An electric current, when it flows through a metal in the presence of a magnetic field, produces an electric voltage perpendicular to the direction of both the current itself and the lines of force of the magnetic field.

When an electric charge moves in a magnetic field, a deflecting force acts on it. It is on this principle that the work of such experimental installations as the synchrophasotron is based, which are widely used in research in the field of elementary particle physics: in them, charged particles are caught in a toroidal (donut-shaped) magnetic trap and fly in a circle inside it. On a small scale, this effect is used in the device of a microwave oven – in it electrons, circulating in a magnetic field, produce microwave radiation that warms up food.

Imagine that there is a piece of conducting wire on the table in front of you, and the magnetic field is directed perpendicular to the plane of the table top. If a current is passed through the wire, the magnetic field will cause the charges inside the wire to deflect in one direction (to the right or left of the direction of the current, depending on the orientation of the magnetic field and the polarity of the charges). Moving away from the direction of rectilinear movement inside the conductor, the charges will accumulate in the border zone until the forces of mutual electrostatic repulsion between them, arising from the Coulomb’s law, balance the deflecting force of the magnetic field on the current. After that, the current will flow rectilinearly again, however, an electrical potential difference will appear on the conductor in a plane perpendicular to both the current direction and the direction of the magnetic field lines, caused by the redistribution of electric charges in the conductor cross-sectional plane, and the magnitude of this potential difference will be proportional to the current strength and intensity magnetic field.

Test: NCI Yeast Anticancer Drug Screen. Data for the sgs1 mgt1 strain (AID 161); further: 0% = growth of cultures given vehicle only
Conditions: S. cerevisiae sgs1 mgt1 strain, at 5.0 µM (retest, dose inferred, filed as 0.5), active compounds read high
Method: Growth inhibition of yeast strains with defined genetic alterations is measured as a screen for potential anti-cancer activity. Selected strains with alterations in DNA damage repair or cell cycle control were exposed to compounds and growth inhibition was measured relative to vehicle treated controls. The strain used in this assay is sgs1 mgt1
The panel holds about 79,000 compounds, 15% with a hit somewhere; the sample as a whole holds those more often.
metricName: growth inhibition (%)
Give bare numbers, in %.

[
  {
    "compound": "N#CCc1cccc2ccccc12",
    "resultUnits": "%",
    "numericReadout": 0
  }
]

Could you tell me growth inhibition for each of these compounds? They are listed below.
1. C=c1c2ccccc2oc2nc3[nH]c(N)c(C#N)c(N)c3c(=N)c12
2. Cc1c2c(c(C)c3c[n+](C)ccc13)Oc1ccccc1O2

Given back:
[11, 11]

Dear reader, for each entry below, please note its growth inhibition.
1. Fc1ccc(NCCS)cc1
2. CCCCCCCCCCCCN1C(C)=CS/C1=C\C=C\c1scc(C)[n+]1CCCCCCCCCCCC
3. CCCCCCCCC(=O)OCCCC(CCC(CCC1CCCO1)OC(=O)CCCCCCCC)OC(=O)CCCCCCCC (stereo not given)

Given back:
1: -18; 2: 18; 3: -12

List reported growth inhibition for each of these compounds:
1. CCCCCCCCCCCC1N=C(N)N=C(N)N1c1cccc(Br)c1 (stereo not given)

The first transverse electric voltage arising under the influence of an external magnetic field, according to the above scheme, was measured in 1879 by Edwin Hall. He realized that the direction of the voltage vector will depend on which charges – negative or positive – are the current carrier. And, as a result of the experiments, Hall was the first in the world to clearly demonstrate that electric current in metals is created by the directional movement of negatively charged electrons. And before this experiment, scientists doubted both the polarity of the charge-carriers of the current, and about whether the magnetic field acts on charged particles inside the conductor or on the stationary structure of the conductor itself.

More than a century has passed since Hall’s experiments, and the German physicist Klaus von Klitzing (b. 1943) discovered a quantum-mechanical analogue of the Hall effect, for which he was awarded the Nobel Prize in Physics in 1985.

Edwin Herbert HALL
Edwin Herbert HALL
Edwin Herbert Hall, 1855-1938

American physicist. Born in Great Falls (now Gorem), Maine. He entered the first enrollment in the physics department of the newly opened Johns Hopkins University in Baltimore – the first American research and educational institution, modeled on the model of German research institutions. The effect, later named after him, was discovered by Hall while preparing his doctoral dissertation on electricity and magnetism. Having defended it, the scientist moved to Harvard University, where he later became famous for innovations in the field of teaching physics in higher and especially secondary schools.

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